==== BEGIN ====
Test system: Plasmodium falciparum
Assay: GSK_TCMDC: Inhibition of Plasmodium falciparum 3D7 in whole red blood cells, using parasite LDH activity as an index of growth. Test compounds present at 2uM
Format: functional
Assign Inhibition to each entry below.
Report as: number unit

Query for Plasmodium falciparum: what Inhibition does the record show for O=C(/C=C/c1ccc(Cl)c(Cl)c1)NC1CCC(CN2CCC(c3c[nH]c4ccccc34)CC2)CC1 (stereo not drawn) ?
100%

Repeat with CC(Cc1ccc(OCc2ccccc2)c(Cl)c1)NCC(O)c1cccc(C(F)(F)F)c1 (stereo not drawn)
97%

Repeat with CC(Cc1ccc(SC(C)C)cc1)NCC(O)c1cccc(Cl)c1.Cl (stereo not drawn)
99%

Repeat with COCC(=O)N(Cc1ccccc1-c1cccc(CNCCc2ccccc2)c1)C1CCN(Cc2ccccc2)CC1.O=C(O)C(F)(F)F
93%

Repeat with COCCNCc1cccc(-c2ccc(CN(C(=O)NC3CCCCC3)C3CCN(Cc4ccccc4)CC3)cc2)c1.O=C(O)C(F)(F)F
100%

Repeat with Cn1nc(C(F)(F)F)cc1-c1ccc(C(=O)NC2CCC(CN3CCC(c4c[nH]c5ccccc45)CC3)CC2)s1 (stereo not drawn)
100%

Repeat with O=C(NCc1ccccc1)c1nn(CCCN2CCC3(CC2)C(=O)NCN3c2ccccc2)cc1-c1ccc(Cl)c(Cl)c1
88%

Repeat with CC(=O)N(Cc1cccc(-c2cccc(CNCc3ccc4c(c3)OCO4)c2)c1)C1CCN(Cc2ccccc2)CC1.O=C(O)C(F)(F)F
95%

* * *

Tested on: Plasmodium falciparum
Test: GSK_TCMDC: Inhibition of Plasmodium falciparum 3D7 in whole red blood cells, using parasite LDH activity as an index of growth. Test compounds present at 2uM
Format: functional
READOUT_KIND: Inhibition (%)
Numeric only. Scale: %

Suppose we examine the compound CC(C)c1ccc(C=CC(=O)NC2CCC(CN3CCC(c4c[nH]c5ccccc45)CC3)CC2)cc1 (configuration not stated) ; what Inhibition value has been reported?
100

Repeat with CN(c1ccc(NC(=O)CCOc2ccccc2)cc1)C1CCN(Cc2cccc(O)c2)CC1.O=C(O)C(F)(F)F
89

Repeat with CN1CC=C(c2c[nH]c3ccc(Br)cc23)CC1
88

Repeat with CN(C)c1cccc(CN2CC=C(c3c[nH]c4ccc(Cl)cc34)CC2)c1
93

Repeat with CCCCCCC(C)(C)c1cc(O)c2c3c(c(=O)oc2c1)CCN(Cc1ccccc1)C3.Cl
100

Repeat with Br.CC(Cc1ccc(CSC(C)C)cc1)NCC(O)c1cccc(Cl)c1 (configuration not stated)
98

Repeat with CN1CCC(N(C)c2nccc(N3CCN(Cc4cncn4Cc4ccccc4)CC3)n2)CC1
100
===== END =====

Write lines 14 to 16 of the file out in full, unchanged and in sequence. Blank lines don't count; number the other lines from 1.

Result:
Repeat with COCCNCc1cccc(-c2ccc(CN(C(=O)NC3CCCCC3)C3CCN(Cc4ccccc4)CC3)cc2)c1.O=C(O)C(F)(F)F
100%

Repeat with Cn1nc(C(F)(F)F)cc1-c1ccc(C(=O)NC2CCC(CN3CCC(c4c[nH]c5ccccc45)CC3)CC2)s1 (stereo not drawn)